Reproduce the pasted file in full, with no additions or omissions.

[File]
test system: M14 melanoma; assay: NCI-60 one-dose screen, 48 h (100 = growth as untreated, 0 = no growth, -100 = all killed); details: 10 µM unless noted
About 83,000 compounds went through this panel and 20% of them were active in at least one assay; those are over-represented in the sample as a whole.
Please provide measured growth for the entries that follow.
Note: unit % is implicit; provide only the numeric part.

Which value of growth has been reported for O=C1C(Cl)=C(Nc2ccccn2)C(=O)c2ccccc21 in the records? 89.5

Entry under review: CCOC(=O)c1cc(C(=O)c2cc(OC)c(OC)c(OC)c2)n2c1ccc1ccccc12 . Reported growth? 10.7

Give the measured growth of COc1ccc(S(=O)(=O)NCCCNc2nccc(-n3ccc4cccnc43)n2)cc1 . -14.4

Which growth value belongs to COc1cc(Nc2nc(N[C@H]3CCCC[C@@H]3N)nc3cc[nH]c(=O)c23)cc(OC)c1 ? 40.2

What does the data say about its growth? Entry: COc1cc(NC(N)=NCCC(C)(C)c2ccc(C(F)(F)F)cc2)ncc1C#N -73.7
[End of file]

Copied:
test system: M14 melanoma; assay: NCI-60 one-dose screen, 48 h (100 = growth as untreated, 0 = no growth, -100 = all killed); details: 10 µM unless noted
About 83,000 compounds went through this panel and 20% of them were active in at least one assay; those are over-represented in the sample as a whole.
Please provide measured growth for the entries that follow.
Note: unit % is implicit; provide only the numeric part.

Which value of growth has been reported for O=C1C(Cl)=C(Nc2ccccn2)C(=O)c2ccccc21 in the records? 89.5

Entry under review: CCOC(=O)c1cc(C(=O)c2cc(OC)c(OC)c(OC)c2)n2c1ccc1ccccc12 . Reported growth? 10.7

Give the measured growth of COc1ccc(S(=O)(=O)NCCCNc2nccc(-n3ccc4cccnc43)n2)cc1 . -14.4

Which growth value belongs to COc1cc(Nc2nc(N[C@H]3CCCC[C@@H]3N)nc3cc[nH]c(=O)c23)cc(OC)c1 ? 40.2

What does the data say about its growth? Entry: COc1cc(NC(N)=NCCC(C)(C)c2ccc(C(F)(F)F)cc2)ncc1C#N -73.7